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University Bulletin: Undergraduate Programs The George Washington University  

 
   
 

SCHOOL OF MEDICINE AND HEALTH SCIENCES

The School of Medicine and Health Sciences offers programs to prepare health sciences professionals in selected disciplines, emphasizing the interdependent roles of the network of professionals who constitute the health care team. For specific information on the requirements of the undergraduate degree programs described briefly below, see www.gwumc.edu/healthsci.

Bachelor of Science in Health Sciences Degree Programs

In addition to the Bachelor of Science in Health Sciences degree programs listed here, certificate programs are offered in several areas—some in conjunction with degree programs, others freestanding. All undergraduate health sciences programs are designed for upper-division transfer students who have completed a minimum of 60 credit hours of specified course work at an accredited postsecondary institution. The Bachelor of Science in Health Sciences may be earned via distance education in clinical management and leadership, clinical research administration, clinical laboratory science, and emergency health services.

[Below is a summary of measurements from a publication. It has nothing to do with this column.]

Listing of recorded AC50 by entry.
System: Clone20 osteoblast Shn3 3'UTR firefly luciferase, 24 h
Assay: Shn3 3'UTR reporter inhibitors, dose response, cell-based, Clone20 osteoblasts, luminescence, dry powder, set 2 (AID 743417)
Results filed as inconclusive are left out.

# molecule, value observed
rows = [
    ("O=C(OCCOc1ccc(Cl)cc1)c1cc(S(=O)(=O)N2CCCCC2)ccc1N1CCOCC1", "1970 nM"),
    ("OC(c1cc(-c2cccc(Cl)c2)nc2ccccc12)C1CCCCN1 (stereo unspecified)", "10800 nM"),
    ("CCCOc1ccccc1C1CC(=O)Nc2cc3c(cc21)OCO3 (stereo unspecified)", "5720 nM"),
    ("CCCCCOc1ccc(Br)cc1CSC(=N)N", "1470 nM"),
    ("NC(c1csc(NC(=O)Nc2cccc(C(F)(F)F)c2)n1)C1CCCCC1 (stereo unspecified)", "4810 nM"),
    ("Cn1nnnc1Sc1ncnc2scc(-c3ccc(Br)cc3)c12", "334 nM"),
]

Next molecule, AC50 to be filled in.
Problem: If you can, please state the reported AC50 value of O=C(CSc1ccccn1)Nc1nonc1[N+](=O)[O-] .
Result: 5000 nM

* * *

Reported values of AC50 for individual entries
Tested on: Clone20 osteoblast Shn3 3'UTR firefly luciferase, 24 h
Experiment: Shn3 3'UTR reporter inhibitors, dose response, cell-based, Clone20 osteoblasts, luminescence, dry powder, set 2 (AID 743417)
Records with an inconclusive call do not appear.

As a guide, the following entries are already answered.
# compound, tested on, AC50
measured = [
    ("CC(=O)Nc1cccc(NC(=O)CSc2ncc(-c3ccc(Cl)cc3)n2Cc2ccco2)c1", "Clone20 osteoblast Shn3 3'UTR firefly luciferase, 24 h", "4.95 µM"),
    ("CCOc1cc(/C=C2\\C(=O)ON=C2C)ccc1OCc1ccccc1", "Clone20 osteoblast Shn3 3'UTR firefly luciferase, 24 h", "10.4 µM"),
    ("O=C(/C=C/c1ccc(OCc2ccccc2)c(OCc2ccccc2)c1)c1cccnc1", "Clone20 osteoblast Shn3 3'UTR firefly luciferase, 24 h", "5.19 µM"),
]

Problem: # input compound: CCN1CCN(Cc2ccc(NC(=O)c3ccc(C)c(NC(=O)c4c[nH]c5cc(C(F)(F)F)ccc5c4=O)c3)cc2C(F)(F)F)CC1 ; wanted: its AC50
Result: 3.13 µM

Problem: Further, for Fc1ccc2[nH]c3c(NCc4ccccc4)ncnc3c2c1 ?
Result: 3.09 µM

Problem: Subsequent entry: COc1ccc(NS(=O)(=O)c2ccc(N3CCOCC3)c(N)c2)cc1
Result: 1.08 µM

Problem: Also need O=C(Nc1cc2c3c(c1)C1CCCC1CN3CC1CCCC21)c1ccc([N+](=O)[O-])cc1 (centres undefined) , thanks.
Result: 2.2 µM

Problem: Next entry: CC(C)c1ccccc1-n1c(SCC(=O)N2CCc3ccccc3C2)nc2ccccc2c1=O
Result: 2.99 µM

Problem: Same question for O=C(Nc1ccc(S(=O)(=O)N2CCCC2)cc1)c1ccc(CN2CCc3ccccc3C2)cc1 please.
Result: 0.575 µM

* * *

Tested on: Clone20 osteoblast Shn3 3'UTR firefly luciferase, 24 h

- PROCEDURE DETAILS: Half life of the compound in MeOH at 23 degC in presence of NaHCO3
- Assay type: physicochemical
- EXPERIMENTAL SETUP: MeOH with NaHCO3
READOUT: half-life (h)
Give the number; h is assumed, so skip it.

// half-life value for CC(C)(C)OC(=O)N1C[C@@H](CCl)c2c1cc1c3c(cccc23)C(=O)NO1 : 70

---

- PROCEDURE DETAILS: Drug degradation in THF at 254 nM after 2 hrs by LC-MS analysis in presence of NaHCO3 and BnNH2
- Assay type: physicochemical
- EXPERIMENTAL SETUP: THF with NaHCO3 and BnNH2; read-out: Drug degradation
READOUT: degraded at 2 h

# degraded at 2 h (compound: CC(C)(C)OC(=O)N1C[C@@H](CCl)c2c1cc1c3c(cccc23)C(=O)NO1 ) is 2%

Pharmacogenomics—The field of pharmacogenomics is emerging as more is learned about the genetic structure in the human body. Students enrolled in the pharmacogenomics major may apply for admission to the Doctor of Pharmacy degree program in Shenandoah University’s Bernard J. Dunn School of Pharmacy; students accepted for admission may be enrolled in the second year of Shenandoah’s Pharm.D. program upon completion of their GW degree. Alternatively, graduates of the pharmacogenomics program are qualified to pursue a graduate degree or work in the biotechnology or pharmaceutical field.